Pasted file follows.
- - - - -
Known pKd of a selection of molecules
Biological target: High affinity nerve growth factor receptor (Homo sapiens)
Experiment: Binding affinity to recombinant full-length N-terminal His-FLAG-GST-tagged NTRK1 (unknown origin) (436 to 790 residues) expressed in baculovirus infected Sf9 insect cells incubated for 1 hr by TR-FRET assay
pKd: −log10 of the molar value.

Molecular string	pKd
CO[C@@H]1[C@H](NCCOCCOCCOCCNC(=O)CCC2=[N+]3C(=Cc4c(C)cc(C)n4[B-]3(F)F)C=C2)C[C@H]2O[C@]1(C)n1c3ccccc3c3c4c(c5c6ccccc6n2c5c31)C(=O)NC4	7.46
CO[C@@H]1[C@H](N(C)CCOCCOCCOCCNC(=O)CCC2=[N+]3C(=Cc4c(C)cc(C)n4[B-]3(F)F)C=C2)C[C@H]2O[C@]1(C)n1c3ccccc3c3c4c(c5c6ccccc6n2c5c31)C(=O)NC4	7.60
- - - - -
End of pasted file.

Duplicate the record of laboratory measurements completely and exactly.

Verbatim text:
Known pKd of a selection of molecules
Biological target: High affinity nerve growth factor receptor (Homo sapiens)
Experiment: Binding affinity to recombinant full-length N-terminal His-FLAG-GST-tagged NTRK1 (unknown origin) (436 to 790 residues) expressed in baculovirus infected Sf9 insect cells incubated for 1 hr by TR-FRET assay
pKd: −log10 of the molar value.

Molecular string	pKd
CO[C@@H]1[C@H](NCCOCCOCCOCCNC(=O)CCC2=[N+]3C(=Cc4c(C)cc(C)n4[B-]3(F)F)C=C2)C[C@H]2O[C@]1(C)n1c3ccccc3c3c4c(c5c6ccccc6n2c5c31)C(=O)NC4	7.46
CO[C@@H]1[C@H](N(C)CCOCCOCCOCCNC(=O)CCC2=[N+]3C(=Cc4c(C)cc(C)n4[B-]3(F)F)C=C2)C[C@H]2O[C@]1(C)n1c3ccccc3c3c4c(c5c6ccccc6n2c5c31)C(=O)NC4	7.60